WE’VE GOT WHAT WE’VE GOT…

College Football as a whole has started to alienate and belittle its fans. The last few years have been an embarrassment for the NCAA as a whole, with all the scandals and lawsuits.  This year’s Playoff fiasco has done nothing to help that. With that being said, I encourage you to watch some of the lesser known bowl games that you may ordinarily skip. Watch the kids who play for the love of the game and who are excited just to be in a bowl game, maybe the Military Bowl or the Pinstripe Bowl. Those bowls will feature the sorts of players and teams playing with the joy and passion that make College Football great, and after the disgust and frustration of this weekend, those games may be just what the doctor ordered to become a fan of college football all over again.

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37 Responses You are logged in as Test

  1. I don’t get the need for a selection committee. The BCS wasn’t a bad ranking method. It almost always got it right and expanding the selection from two to four should have made it pretty much perfect. I just don’t see how 13 people in a locked room, making deals behind closed doors is better than a BCS formula that found a consensus among 150+ human voters and 8 or 9 computer algorithms. Since when is 13 > 160?

  2. The only “promise” from the new system was that a committee would make a choice using whatever internal criteria they chose to select the 4 most worthy teams. That happened. Do they owe everyone an explanation of how they weigh a conference championship vs OOC schedule vs best win vs worst loss vs who passes the eye test vs when did the loss occur vs strength of conference… not according to the design. That’s what’s interesting about CollegeFB. Whomever get’s left out has a beef and 8 makes more sense but I still prefer this step in the right direction. It’s not possible to remove all bias (and I agree with the points about ESPN/SEC and “tradition” – anyone believe the Big12 doesn’t get a closer look if we’re talking TX/OK vs TCU/Baylor?).

  3. The only thing that this article has right is that FSU should be seeded No. 1. I don’t understand the author’s angst because the four teams selected are correct. A conference championship game does make a difference as it should. A many here have said, no team should win the national championship that does not win its conference. That being said I think the playoff should be expanded to 6 teams made up of the P5 champs and the top non P5. Top two teams get a first round bye with teams 3 thru 6 playing into the final 4.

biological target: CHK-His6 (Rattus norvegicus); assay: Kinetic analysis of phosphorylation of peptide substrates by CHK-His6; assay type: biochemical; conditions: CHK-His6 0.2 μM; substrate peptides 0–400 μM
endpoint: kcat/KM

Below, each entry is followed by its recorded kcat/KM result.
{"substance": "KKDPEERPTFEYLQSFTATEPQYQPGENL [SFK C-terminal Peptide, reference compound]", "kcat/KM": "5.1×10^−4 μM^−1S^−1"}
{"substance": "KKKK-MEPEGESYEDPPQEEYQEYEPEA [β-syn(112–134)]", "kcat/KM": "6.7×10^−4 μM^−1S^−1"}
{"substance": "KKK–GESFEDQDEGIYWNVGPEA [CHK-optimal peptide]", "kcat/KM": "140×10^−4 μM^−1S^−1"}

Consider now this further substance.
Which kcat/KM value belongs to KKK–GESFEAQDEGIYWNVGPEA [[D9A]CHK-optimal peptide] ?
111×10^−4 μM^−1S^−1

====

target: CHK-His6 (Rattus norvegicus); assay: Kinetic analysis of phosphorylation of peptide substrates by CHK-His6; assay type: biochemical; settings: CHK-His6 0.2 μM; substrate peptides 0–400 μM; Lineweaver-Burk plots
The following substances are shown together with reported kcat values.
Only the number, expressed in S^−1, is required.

4. Sorry – as others have pointed out, there are WAY too many fallacies in your purported logic. The most glaring one – stating that TCU>Baylor>Ohio State. The last time I looked Baylor beat TCU head-to-head. The fact that the Big 12 was too chicken-sh!t to declare an outright champion based on that fact alone deserves some ridicule in and of itself.

    Also, the other 4 conferences played championship games – that is, each team that got into the semifinals played 13 vs. 12 games. That’s another glaring weakness in the Big 12.

    Yes, you can argue for Baylor over Ohio State, but I don’t have a problem with the committee picking one over the other.

  5. I won’t be satisfied until they playoff expands to 16 teams. 10 conference champs (everyone is represented) and 6 at large teams. Until then, it will still be the haves and the have nots.

    1. A thousand times this! I’m a firm believer that no at-large berths should be handed out until all conference champs are guaranteed a spot. Ten conference champs plus 2-6 at-large berths. Until that happens the system is crap.

      Also, TCU should no way no how have been considered ahead of Baylor. Baylor beat them head to head and that, as they say, is that.

  6. Sorry Darrell, but I think you are being overly critical of those who struggled through the selection process. Surely that was a thankless job.

    If there was an 8 team playoff, there would be folks like you complaining about the 8 teams selected, and teams 9, 10, and 11 would be pleading their respective cases. And your over the top comments like, “College Football as a whole has started to alienate and belittle its fans.” Who the heck are you referring to as “College Football.” I don’t feel alienated and belittled. You can be “disgusted and frustrated” if you like, but I am going to sit back and watch the match-ups we’ve got.

  7. There was probably a lot of stuff to both agree and disagree with in this guy’s column, but I stopped reading after: “TCU had victories over #4 Oklahoma, #15 Oklahoma State, @#20 West Virginia, and #7 Kansas State, while losing @#5 Baylor.”

    Sounds good and all, but significantly less so once you take into consideration the full body of work and what the final rankings are at the end of the season. I guess what he meant to say was: “TCU had victories over unranked 8-4 Oklahoma, unranked 6-6 Oklahoma State, unranked 7-5 West Virginia, and #11 Kansas State, while losing @#5 Baylor.”